So today Dominica was watching Bones, season 3 episode 7. She came down to tell me that they had put an Amiga from 1987 into the show and that I had to take a look. Of course, no one in Hollywood bothers to check anything at all or to even state the obvious correctly.
They claim that the Amiga is from 1987, the same year that my family bought a Commodore Amiga. The machine that they show is obviously a Commodore Amiga 1200 (A1200) which was made from late 1992 through 1996. Almost a full decade more modern than what they are stating. (To put this in perspective, they say that they are showing a computer used for little more than video games that was made when I was in mid-elementary school but show a high-powered 32bit graphics workstation that was still on the market in my third year of college!!) But this is just the beginning.
The Amiga machine that they show, the black A1200, is sitting, unplugged, atop an ancient IBM XT that is an entire generation older than the Amiga. Both machines are so famous and amazingly recognizable at once that it is extremely confusing to watch because it looks like exactly what it is, a mid-90s Amiga 1200 unplugged and used as a dust cover for a worthless, early 80s IBM XT (I learned to program on an IBM XT when they were no longer current in 1985.)
Then, the actors, who apparently aren’t familiar with how computers work and that they need to be plugged in, talk about the specs of the Amiga (an incredibly powerful 32bit workstation worth many thousands of dollars in the mid-90s) but instead quoted the machine has being powered by the pathetic Motorola 6800 processor which was never used in any computer to my knowledge but the series included the 6809 which was used to power the Vectrex home video game system (that Dominica’s family has) and the Radio Shack sold TRS-80 computers of the late 1970s.
They, to add insult to injury, the product a floppy disk that supposedly was used on the Commodore Amiga. Now the original Amiga came out in 1985 and one of its major selling points was that they had left the legacy world of 5.25″ floppies behind and moved ahead, along with Apple’s Mac and the Atari ST, into the world of 3.5″ floppies which were more stable and had higher storage denisty and better overall performance and capacity. This was extremely well known at the time. It was the first fact that anyone would know about any of these machines. The 5.25″ world included the old IBM compatibles, when they were still called that, the Apple //e and other ancient 8bit machines. The original Mac, Atari ST and Amiga were 16 bit (but remember that they actually showed a 32bit Amiga that was about seven generations into the series and actually had a hard drive installed.)
Since the Amiga didn’t have a 5.25″ floppy drive, they stuck the floppy into the IBM XT! Watching the show without sound you can’t even tell that the Amiga is supposed to be being used. It is only mentioned in the dialogue and the show actually uses the IBM. Visually the show is completely about the IBM XT but audibly the show is a mismash of dialogue that sounds like a five year old attempting to sound like they know something by spewing gibberish with authority.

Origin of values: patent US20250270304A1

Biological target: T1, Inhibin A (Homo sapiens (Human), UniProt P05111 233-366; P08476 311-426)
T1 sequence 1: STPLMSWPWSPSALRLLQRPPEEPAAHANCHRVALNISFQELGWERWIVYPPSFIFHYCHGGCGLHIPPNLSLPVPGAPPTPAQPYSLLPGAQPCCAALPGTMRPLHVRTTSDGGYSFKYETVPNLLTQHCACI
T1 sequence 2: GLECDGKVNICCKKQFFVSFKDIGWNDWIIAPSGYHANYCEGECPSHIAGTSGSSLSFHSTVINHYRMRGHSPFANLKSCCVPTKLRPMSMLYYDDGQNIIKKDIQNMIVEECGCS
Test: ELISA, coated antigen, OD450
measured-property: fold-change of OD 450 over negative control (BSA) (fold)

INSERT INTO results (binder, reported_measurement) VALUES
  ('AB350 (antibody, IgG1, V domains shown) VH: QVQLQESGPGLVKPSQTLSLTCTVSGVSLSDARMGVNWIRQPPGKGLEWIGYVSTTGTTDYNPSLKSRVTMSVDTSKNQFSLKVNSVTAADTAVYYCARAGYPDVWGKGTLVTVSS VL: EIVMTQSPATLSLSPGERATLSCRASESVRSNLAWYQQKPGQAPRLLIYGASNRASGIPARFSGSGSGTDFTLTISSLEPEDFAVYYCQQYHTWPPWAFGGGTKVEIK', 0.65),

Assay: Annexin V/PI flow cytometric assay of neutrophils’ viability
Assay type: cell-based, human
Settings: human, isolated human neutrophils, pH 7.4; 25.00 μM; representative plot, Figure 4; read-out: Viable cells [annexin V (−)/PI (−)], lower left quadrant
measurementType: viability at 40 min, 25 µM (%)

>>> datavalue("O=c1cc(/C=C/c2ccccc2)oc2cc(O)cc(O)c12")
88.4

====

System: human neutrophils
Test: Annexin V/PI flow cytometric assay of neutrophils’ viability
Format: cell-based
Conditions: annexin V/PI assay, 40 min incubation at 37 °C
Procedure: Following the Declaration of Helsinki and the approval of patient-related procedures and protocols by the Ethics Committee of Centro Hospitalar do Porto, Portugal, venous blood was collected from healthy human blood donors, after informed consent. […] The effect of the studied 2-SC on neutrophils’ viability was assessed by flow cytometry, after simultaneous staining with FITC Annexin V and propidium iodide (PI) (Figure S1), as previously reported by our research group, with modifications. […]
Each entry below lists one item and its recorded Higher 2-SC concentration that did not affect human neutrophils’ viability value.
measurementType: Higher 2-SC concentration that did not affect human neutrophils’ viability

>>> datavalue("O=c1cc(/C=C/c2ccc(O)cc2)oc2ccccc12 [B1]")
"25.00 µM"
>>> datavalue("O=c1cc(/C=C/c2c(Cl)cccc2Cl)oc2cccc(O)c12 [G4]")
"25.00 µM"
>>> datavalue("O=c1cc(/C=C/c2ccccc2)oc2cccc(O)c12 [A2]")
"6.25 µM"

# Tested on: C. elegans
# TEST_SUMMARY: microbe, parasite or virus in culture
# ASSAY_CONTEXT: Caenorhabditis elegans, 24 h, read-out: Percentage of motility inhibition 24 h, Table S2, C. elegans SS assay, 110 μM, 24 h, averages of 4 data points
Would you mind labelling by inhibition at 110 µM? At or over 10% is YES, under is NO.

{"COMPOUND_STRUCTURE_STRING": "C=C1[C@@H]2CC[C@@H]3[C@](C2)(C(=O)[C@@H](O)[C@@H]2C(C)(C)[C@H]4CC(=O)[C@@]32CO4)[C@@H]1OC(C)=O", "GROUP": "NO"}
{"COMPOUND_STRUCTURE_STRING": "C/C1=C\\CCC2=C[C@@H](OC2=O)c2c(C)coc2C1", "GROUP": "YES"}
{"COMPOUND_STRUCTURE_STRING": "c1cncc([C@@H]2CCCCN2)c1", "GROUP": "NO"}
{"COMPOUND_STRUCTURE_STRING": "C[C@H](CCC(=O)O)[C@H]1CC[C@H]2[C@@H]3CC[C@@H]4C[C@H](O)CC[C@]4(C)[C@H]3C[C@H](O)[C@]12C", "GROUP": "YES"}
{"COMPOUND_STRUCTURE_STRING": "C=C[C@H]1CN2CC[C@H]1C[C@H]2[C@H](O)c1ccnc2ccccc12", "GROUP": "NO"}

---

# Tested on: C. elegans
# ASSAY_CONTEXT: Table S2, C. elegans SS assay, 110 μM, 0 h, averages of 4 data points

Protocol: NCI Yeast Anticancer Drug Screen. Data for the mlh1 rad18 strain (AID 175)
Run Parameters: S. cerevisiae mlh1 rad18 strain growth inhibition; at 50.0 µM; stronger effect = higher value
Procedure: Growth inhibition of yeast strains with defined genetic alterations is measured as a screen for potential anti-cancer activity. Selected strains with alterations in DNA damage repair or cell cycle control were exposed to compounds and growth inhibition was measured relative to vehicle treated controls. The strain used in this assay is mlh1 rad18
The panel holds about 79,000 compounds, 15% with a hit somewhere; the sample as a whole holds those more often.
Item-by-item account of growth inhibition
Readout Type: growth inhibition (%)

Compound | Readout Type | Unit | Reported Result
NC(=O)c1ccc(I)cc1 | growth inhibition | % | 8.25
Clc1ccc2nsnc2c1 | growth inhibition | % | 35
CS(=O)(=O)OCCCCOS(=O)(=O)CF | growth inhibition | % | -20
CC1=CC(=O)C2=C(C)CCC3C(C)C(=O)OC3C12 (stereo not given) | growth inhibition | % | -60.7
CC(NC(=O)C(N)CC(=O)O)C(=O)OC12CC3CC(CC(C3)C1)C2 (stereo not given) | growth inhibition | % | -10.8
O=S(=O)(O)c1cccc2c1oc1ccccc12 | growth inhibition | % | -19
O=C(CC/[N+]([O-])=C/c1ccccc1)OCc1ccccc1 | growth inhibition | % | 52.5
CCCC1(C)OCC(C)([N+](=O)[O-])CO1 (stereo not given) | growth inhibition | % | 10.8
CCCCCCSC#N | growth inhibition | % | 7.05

Then, they show this IBM XT (a device which normally came with a monochrome green screen) that displayed 80 character columns of text playing a modern, late 90s, 3D rendered video that had more colors in it than the IBM could display (which was like 16), higher resolution than the IBM could produce (by orders of magnitude) and all of that before having it do graphical rendering that was still out of reach of most home video game enthusiasts by 2000. They made the implication that there has been no hardware advancements since 1984 (when the XT was popular) and that the only differences between then and now is that programmers are smarter now and know how to write 3D games!
What really amazes me is that all of the people involved in producing an expensive show like Bones from writers to producers to actors to stagehands, prop people, etc. Not one single person figured out that the scene was so wrong as to be confusing to the most casual observer. How can so little thought be put into a show so expensive to make? How can so much work be involved in making a scene so inaccurate? Just having the Amiga in front of them for ten seconds, even if they had never seen a computer before, would have filled them in on what cables to plug in and what type of floppy the would need for the scene. And the year or manufacture is probably printed on the back.
An eight year old with Google who had never heard of Commodore, Amiga, IBM, floppies, etc. could have researched all of this for them in minutes. Most of the people working on these shows are older than eight, I would venture to guess, and probably many of them older than me which means that they should be exceedingly aware of all this already without any need for any research at all. They lived through these eras. They watched the 5.25″ floppy fade away in 1984. They should remember computers that only had green screens. They should know that sitting one computer on top of another looks weird and that everyone would see two computers sitting there and notice that the one they mention isn’t even plugged in and that the floppy was placed into the wrong one.
Seriously people. Hollywood is so sloppy, why do we watch this stuff? Why not film Kindergarteners putting on shows at school? At least then we have some guarantee that those kids at least attended half a year of Kindergarten. I can’t be so sure about the people making these shows.